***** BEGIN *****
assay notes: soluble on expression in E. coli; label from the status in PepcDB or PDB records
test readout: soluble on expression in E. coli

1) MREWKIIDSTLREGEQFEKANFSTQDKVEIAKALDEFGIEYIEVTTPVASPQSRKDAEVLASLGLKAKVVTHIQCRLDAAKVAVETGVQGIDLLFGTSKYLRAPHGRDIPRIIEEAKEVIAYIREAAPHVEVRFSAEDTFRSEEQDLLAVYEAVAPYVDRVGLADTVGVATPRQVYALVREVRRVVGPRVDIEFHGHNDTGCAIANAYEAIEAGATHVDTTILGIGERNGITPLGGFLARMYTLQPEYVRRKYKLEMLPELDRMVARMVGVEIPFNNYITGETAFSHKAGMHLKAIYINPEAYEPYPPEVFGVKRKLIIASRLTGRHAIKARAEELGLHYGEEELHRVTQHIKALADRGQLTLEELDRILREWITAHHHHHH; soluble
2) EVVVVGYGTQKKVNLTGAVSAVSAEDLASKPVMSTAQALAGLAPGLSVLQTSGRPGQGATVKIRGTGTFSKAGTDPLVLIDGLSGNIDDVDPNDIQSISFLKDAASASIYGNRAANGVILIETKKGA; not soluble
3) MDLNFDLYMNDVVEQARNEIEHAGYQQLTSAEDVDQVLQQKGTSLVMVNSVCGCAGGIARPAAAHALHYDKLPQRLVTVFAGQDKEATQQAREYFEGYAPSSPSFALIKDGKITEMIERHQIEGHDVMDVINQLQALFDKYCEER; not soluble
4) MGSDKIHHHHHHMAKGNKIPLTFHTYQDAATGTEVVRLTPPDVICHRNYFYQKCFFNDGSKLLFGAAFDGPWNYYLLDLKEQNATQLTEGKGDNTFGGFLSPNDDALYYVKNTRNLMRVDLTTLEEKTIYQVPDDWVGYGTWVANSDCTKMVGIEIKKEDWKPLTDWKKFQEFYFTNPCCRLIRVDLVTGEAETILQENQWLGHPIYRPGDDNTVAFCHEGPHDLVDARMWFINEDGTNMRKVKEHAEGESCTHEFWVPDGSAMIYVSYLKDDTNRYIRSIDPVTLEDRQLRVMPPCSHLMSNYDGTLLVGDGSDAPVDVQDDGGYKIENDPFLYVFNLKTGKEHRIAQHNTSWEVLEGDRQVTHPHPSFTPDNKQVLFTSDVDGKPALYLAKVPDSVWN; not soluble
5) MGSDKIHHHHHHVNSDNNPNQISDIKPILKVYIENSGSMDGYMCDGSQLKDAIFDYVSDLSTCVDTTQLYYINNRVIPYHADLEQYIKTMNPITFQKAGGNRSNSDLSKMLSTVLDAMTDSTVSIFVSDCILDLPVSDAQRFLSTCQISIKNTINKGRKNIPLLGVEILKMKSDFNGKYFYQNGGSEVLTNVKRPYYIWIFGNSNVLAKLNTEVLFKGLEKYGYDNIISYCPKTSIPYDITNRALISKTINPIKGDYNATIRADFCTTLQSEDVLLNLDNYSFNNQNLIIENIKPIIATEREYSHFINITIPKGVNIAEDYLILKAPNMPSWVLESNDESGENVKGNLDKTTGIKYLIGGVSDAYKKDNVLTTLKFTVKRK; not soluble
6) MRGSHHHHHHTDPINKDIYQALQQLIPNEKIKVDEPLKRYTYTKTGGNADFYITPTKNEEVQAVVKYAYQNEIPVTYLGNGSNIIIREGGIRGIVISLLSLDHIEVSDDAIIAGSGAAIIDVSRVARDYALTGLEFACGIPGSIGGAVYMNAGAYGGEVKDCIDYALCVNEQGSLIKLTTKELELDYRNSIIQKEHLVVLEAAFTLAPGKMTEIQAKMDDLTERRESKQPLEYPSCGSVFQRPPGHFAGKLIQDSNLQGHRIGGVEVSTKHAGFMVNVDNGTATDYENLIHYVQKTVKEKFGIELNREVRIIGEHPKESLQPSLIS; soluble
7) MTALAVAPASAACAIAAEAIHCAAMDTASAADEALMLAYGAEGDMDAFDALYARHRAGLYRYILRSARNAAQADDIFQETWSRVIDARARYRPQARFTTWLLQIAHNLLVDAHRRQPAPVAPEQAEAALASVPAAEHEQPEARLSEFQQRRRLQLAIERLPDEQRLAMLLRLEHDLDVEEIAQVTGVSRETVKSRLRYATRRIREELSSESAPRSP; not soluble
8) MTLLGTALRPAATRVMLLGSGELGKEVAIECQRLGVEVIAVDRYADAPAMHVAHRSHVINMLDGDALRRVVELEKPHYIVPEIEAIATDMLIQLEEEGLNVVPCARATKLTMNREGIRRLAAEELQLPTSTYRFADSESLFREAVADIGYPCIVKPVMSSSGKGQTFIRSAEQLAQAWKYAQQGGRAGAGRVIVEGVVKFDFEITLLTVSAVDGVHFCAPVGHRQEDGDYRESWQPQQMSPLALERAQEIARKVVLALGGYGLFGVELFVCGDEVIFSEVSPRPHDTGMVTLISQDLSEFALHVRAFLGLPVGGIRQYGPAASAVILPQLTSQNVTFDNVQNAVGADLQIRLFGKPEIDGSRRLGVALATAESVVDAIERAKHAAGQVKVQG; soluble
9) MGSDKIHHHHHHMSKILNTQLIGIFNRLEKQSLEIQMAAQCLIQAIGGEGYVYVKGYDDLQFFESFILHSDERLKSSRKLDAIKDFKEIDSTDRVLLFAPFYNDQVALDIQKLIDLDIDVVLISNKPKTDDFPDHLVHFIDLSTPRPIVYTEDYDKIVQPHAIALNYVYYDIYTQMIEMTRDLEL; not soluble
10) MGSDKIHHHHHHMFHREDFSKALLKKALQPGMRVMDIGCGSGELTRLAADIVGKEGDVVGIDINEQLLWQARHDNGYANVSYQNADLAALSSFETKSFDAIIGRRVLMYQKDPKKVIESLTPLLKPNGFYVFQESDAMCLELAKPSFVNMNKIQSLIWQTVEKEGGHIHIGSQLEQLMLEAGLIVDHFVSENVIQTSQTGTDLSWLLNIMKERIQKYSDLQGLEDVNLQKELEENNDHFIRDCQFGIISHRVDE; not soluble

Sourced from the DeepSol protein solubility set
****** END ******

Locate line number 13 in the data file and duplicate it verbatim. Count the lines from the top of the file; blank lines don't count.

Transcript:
Sourced from the DeepSol protein solubility set